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He was a reclusive man, although as I learned that was less by nature than circumstance. He sat alone in the crowd at Spartacus Books on that Friday night in the spring of 1974. We were listening to a veteran of the On to Ottawa Trek describe how he had lost an eye after by being clubbed during an RCMP attack.

“But it didn’t matter,” the old man chortled. “You shoulda seen what I did to that Mountie!”

The rest of us laughed, too, except for the reclusive man.

He lingered for coffee after the forum, and our eyes kept meeting, as they were meant to. I finally asked him what he thought of the veteran’s talk.

“It was okay, as far as it went,” he said cautiously. “Some guys don’t like to talk about their Party affiliation, and he’s one of them.”

I could see my companion was bursting to share something more. When he realized I was keen to listen, he suggested quietly that we move downstairs to the White Lunch café.

His name was Leonard Shapiro, although that was a pseudonym, he quickly told me. For years, he had been a Philosophy professor at the University of Montreal, as well as the local organizer for the Communist Party. He had been married with three children. But all that had ended a quarter century before.

“I still can’t open a bank account, even now, and I'm nearly sixty,” Leonard said tiredly over the untouched soup in front of him. “I can’t get a job, I can’t make friends. The feds come down on anybody who tries helping me. Even my own kids won’t see me, not since the divorce. It's like being locked up in solitary.”

Leonard still didn’t know why the blacklist had struck him so quickly and devastatingly. It slashed and burned his old life to cinders in a few days while the world stood by and watched or applauded. When I asked him how that was possible, he smiled for the first time.

“In this country, it’s easy to destroy someone,” he answered, his clear blue eyes boring into me. “Canadians are cattle.”

As dumbfounded as I was by his grim account, I soon realized that the grey-haired man was giving me priceless first-hand instruction on how to navigate and survive state terror: an inestimable gift I would appreciate only much later. But the more he spoke, the clearer I saw that what he was enduring was only survival of a sort. He was completely alone, penniless, shunned, and being crushed by the same power that had wiped him out in the fall of 1949.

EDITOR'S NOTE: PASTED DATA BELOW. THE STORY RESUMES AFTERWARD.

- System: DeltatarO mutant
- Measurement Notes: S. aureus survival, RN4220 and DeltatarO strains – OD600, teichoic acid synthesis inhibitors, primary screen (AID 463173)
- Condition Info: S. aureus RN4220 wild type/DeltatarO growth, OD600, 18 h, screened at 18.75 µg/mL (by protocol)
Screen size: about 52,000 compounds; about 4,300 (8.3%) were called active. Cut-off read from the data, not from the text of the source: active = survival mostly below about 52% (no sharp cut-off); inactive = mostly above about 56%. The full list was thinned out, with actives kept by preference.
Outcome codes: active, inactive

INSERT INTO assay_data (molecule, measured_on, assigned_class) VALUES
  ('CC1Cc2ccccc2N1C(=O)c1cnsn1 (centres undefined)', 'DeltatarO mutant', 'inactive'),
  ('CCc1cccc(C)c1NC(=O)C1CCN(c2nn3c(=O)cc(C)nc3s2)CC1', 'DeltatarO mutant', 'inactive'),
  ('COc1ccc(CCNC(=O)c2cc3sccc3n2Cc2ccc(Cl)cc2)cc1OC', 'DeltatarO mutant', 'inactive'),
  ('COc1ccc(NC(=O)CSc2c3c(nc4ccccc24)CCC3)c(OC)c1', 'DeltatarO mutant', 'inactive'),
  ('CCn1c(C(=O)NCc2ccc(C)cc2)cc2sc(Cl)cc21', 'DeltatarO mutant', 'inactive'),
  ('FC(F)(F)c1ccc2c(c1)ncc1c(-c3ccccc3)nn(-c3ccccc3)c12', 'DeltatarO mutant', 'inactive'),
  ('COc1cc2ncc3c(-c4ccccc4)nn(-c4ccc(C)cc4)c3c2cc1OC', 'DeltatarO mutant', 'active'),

“Once the big boys target you, it’s game over,” he said sharply, warming to his topic like he was teaching a tutorial again.

“But you find out quickly they aren’t the problem. Your worst enemy is yourself and your illusions. If you don’t get rid of them, you’re dead. You’ve got to be totally realistic and start thinking like a soldier in combat. You always stay alert and three steps ahead of your enemy. Because there’s never any let up, never any rest in your fight.”

I looked at him perplexed. Then I asked him what people routinely say to me now.

“So, how have you survived all these years?”

Leonard stared at me with a look that, at the time, I thought I would never understand, even if I lived a hundred years. It took me a lot less than a century to acquire it myself. At the time, the chasm between our very different lives allowed only silence to accompany my blithe query about something that couldn't be put into words. And yet, unknown to me and maybe to Len, by his quiet strength and endurance he was helping to prepare me for my own time of testing.

Leonard and I spoke for hours that night. We promised to get together again, but the days became months; and being just eighteen and a novice revolutionary, I didn't understand what Len was offering me, for my skies were still clear of suffering and sacrifice. It would be many years before I learned, like Leonard, how deep is the cost of never letting go of oneself or one’s principles; and how indestructible is the part of us that neither time nor tyranny can crush.

Later that same year, I learned that Len had died of an apparent heart attack. There was no funeral and no epitaph for him, except the one I knew I would write with more than my words.